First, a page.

What Car? Insight weekly update – week eleven
Our best New Car Buying week. Ever.
This is the latest report in a series of weekly updates for industry colleagues from Rachael Prasher, managing director of What Car? and Haymarket Automotive. Quoted poll data is from more than 10,000 whatcar.com users.
A new week, new challenges – and a host of new puzzles to ponder.
On one hand, we learned that GDP contracted by 20.4% in April, evidence in part of the economic impact of a suffocated automotive industry.
On the other, there’s growing evidence all around us that consumers are starting to move through the gears, from queues around the block in shopping centres to automotive OEMs and retailers reporting record web traffic, booming used car sales and positive patterns for new car sales.
Is automotive an industry in crisis, or on the rebound? Or both? Is this short-term boost set to be followed by an inevitable downturn, burdened by the economic cost of lockdown that cannot be made back no matter how strong the current uplift?
While these patterns emerge, it’s perhaps better to focus on the here and now, and how we can control it. Good news has been scarce this year, yet we’ve just come off our biggest-ever week generating qualified leads for our dealer and manufacturer partners. Not just since lockdown, but ever, booming January and February included.
There’s momentum there, too. Our enquiry levels were up 54% on the previous week – which was also one of our best ever – and, I hope, a signal of the strength of consumer demand, as well as our exponential growth as a lead generator for the sector.
The funnel is healthy too. We’re seeing 135% more in-market buyers looking for deals than at the start of lockdown in March. Running almost side by side in terms of a health barometer, new car review page views are up by 139% over the same period.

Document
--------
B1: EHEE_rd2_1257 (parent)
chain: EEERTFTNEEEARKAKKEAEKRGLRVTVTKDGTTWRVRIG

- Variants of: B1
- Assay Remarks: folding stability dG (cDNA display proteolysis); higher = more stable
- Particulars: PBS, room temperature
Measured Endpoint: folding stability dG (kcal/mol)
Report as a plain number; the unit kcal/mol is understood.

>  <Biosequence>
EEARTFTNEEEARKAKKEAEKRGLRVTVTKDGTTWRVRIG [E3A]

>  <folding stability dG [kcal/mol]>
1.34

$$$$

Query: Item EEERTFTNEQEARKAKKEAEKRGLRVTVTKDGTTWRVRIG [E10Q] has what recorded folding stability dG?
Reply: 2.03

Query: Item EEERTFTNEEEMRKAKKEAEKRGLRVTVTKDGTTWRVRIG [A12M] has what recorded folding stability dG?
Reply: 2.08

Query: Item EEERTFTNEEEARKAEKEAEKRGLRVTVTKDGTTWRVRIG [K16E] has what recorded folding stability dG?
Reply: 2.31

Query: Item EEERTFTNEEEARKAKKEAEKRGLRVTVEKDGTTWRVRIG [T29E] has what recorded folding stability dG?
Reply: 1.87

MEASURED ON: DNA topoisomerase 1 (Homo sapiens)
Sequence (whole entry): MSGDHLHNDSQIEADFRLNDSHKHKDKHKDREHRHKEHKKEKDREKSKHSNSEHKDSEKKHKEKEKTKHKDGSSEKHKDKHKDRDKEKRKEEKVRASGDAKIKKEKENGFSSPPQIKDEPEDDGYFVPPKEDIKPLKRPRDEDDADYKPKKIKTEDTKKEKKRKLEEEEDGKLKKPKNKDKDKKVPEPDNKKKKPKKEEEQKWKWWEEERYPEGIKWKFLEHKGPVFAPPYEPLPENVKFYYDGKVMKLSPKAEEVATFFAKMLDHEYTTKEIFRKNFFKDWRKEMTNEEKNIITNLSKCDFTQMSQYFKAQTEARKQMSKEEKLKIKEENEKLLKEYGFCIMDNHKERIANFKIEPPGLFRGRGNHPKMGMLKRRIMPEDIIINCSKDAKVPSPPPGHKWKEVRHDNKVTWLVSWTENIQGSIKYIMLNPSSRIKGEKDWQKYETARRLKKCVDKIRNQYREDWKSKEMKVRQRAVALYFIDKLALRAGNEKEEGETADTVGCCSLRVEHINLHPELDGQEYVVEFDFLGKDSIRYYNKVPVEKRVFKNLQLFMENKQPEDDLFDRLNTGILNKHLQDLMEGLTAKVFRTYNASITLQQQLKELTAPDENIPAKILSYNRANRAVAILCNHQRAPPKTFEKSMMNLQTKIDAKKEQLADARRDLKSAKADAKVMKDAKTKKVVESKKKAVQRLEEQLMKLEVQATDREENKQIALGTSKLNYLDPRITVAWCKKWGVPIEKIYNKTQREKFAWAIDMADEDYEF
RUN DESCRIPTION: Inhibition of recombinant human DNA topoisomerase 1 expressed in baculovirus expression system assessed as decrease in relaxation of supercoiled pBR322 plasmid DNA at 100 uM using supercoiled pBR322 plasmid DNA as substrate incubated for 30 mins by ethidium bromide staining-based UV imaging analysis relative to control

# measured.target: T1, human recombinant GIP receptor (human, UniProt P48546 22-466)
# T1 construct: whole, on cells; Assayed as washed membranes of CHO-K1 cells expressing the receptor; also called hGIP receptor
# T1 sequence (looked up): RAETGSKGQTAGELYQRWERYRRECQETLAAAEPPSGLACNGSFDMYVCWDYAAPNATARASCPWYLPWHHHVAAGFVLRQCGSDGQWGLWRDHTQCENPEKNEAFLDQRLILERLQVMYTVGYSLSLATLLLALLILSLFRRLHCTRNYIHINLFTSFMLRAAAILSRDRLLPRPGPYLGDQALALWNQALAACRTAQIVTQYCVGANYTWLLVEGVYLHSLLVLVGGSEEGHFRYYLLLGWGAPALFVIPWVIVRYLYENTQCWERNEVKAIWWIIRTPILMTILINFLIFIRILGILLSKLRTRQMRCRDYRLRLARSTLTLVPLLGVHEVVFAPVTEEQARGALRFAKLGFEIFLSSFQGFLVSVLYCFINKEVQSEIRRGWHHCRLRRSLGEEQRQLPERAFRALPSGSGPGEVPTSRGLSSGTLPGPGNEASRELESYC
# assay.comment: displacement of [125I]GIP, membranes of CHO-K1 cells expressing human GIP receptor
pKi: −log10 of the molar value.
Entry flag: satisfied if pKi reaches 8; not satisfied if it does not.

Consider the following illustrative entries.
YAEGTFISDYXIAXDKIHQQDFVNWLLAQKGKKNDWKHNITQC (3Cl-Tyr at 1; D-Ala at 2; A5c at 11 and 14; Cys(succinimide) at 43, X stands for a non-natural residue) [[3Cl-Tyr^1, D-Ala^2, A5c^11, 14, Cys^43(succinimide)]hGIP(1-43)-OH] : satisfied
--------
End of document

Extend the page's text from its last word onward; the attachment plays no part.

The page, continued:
Whatever lies ahead, I’m relieved – and not too shy to self-promote – that What Car?’s power to attract and engage with customers has never been greater. The audience that we are linking to retailers and OEMs is entirely organic and has never been greater in number.
Buyers switching brands remains a significant risk
With all that positivity, you might wonder why I highlight again concerns over the medium-term health of the industry. However, our polling of our audience is on-going, and it remains apparent that much of the activity we are seeing is driven within a bubble of short-termism. Nearly a fifth (22%) of those on the site at the moment are there because their current lease is ending, for instance.
I know I sound like a stuck record, but the data (from nearly 10,000 respondents this week alone) continues to indicate a dwindling number who are planning to buy in six months’ time. In April, that accounted for more than 50% of our research audience; today, it’s just 20%.
That raises the question of strategies and tactics in the coming weeks as the marketing machines begin to properly spring into life: how much effort should go into the conquest of sales today versus nurturing tomorrow’s from a brand perspective?